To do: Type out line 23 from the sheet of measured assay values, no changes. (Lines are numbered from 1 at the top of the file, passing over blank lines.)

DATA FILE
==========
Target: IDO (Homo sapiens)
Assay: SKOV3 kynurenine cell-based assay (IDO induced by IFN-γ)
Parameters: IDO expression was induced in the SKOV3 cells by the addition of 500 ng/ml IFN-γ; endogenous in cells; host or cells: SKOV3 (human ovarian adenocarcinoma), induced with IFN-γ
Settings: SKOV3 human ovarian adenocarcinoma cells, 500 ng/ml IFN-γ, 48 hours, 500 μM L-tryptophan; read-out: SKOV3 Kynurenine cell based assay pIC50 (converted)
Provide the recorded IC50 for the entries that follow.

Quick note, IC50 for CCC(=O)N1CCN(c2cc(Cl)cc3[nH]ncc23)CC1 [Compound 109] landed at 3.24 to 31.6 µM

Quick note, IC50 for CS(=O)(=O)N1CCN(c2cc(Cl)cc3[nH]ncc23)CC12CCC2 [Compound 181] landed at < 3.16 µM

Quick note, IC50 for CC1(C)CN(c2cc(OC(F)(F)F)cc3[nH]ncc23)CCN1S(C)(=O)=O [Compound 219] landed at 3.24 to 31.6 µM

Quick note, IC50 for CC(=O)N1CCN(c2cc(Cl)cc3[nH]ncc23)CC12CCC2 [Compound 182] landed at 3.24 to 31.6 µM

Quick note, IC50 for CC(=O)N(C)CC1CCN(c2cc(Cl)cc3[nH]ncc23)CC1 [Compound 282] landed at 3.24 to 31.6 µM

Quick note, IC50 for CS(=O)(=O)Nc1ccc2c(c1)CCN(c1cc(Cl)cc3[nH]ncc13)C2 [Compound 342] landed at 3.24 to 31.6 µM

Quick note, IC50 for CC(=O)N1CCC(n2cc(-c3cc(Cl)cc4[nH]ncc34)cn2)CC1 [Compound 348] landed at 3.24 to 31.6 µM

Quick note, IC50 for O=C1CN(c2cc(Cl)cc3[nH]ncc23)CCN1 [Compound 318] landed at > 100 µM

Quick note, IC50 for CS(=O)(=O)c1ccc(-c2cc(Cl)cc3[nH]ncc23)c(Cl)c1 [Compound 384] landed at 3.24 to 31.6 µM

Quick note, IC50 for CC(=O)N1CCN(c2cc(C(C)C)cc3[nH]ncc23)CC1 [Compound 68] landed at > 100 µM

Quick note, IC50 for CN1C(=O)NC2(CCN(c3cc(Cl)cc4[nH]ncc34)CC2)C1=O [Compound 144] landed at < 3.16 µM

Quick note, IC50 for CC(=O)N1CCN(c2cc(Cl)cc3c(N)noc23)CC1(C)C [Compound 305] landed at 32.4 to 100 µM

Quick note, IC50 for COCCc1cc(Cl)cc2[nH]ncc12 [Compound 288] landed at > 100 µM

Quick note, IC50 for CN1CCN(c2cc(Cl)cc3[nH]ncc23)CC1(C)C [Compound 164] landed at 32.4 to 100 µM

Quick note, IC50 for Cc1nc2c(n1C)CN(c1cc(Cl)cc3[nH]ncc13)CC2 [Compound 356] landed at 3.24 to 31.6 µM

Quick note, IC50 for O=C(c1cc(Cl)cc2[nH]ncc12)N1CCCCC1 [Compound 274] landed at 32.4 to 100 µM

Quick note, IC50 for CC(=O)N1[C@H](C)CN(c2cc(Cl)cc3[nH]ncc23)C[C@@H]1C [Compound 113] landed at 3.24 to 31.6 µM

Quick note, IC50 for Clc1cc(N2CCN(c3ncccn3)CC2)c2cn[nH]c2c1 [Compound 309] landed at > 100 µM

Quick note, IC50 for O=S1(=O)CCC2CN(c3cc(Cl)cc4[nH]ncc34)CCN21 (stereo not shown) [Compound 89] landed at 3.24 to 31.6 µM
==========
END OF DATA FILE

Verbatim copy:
Quick note, IC50 for Clc1cc(N2CCN(c3ncccn3)CC2)c2cn[nH]c2c1 [Compound 309] landed at > 100 µM